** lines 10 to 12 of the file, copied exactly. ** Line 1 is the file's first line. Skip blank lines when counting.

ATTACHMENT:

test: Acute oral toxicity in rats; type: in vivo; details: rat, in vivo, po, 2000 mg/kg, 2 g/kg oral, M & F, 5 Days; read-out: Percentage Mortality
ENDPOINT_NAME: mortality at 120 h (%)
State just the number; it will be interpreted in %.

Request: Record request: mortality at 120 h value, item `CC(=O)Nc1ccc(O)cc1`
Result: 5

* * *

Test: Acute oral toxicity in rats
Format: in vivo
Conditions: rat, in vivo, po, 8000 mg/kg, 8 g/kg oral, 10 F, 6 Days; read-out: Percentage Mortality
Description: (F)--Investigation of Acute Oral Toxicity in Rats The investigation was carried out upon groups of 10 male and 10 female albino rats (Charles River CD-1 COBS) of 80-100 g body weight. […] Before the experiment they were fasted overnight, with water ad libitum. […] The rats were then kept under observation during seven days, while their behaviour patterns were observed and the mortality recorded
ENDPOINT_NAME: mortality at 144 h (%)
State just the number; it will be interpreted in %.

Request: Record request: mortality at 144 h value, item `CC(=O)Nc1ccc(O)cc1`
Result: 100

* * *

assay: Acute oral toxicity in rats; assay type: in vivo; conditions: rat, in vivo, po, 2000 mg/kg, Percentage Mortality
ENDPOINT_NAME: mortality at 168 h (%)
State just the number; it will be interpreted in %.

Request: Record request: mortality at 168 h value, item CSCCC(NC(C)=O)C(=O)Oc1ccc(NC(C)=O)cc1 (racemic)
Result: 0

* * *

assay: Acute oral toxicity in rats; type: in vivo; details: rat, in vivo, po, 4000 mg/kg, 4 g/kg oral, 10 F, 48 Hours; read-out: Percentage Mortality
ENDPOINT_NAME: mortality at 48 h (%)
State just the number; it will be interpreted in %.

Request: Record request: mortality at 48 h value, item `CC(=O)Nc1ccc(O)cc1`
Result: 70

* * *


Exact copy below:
Description: (F)--Investigation of Acute Oral Toxicity in Rats The investigation was carried out upon groups of 10 male and 10 female albino rats (Charles River CD-1 COBS) of 80-100 g body weight. […] Before the experiment they were fasted overnight, with water ad libitum. […] The rats were then kept under observation during seven days, while their behaviour patterns were observed and the mortality recorded
ENDPOINT_NAME: mortality at 144 h (%)
State just the number; it will be interpreted in %.